Washington D.C.: A team of researchers has used Atacama Large Millimeter/submillimeter Array (ALMA) to give out details about the very early stages of planet formation around a binary star.
Embedded in the outer reaches of a double star's protoplanetary disk, the researchers discovered a striking crescent-shape region of dust that is conspicuously devoid of gas. This result provides fresh insights into the planet-forming potential of a binary system.
Astronomers struggle to understand how planets form in binary star systems. Early models suggested that the gravitational tug-of-war between two stellar bodies would send young planets into eccentric orbits, possibly ejecting them completely from their home system or sending them crashing into their stars. Observational evidence, however, reveals that planets do indeed form and maintain surprisingly stable orbits around double stars.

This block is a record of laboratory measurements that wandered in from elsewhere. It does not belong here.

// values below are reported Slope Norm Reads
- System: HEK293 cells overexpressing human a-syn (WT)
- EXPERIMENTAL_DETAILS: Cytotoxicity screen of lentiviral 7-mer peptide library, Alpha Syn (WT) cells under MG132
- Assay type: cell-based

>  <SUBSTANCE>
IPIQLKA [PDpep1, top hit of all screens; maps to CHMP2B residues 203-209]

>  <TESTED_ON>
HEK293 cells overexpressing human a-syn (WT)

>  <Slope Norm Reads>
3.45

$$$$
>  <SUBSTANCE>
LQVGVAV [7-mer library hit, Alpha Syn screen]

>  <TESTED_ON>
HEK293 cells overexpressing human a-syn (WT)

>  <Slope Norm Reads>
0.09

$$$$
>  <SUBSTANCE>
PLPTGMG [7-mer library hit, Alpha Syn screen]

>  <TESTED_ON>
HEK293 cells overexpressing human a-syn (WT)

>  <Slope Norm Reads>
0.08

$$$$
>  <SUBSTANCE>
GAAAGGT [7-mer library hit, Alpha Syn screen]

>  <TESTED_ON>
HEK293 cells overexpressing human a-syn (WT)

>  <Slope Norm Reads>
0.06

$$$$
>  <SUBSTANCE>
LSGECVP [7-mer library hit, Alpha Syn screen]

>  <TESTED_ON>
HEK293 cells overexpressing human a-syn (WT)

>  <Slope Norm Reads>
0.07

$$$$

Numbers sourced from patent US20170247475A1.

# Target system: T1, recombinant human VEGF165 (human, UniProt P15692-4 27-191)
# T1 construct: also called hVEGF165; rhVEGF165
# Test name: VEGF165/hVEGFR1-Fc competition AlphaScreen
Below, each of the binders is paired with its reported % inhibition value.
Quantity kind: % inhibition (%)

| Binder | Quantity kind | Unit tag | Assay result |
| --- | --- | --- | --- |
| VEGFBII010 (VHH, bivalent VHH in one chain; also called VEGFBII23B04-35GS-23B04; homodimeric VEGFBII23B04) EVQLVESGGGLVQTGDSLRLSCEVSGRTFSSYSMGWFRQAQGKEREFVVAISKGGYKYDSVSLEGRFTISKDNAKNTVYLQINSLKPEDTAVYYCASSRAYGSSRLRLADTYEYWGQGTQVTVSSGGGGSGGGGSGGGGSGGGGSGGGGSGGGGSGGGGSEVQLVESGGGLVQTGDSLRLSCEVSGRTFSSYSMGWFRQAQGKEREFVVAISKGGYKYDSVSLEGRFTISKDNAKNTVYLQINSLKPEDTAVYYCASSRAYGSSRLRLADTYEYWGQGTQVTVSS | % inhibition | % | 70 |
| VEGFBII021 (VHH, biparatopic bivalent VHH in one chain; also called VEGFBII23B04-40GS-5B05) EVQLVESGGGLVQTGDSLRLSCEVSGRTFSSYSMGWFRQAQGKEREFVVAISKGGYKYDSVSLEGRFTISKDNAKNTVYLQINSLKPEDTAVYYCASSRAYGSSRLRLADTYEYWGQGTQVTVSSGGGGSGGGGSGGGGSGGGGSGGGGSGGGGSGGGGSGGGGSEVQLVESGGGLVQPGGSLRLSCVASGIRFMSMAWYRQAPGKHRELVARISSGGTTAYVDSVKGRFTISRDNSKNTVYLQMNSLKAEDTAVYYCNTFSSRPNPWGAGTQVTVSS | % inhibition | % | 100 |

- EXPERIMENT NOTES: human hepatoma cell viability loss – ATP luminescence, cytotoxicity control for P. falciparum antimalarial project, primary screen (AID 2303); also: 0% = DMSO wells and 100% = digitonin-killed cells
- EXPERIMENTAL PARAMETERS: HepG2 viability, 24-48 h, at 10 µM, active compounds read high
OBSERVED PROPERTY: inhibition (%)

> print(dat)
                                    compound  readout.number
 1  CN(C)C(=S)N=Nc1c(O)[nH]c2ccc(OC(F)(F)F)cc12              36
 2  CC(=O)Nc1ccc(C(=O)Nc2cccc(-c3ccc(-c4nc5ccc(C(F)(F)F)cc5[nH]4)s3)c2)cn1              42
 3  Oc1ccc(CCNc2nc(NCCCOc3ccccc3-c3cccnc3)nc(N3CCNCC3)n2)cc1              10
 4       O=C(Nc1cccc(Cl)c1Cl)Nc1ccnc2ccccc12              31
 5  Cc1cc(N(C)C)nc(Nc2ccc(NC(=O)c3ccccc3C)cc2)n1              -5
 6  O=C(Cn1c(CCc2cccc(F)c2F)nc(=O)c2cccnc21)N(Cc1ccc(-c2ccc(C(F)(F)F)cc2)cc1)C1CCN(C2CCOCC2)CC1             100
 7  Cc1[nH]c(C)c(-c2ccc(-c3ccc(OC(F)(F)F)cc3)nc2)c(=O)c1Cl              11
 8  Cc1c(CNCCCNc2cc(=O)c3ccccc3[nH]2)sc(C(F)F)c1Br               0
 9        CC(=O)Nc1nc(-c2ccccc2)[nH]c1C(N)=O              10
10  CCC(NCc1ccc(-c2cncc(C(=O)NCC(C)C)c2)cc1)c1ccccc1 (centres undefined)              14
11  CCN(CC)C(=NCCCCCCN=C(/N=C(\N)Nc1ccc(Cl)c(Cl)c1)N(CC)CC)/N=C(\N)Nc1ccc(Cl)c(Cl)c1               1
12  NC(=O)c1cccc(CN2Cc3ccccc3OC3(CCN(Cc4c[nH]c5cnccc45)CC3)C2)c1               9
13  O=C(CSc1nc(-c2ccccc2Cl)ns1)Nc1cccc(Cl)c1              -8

To better understand how such systems form and evolve, astronomers using the ALMA took a new, detailed look at the planet-forming disk around HD 142527, a binary star about 450 light-years from Earth in a cluster of young stars known as the Scorpius-Centaurus Association.
This binary system has long been known to harbor a planet-forming corona of dust and gas, said Rice University's Andrea Isella, adding that the new ALMA images reveal previously unseen details about the physical processes that regulate the formation of planets around this and perhaps many other binary systems.
By studying a wide range of protoplanetary disks, astronomers hope to better understand the conditions that set the stage for planet formation across the Universe.
The study has been presented at the AAAS meeting in Washington, D.C.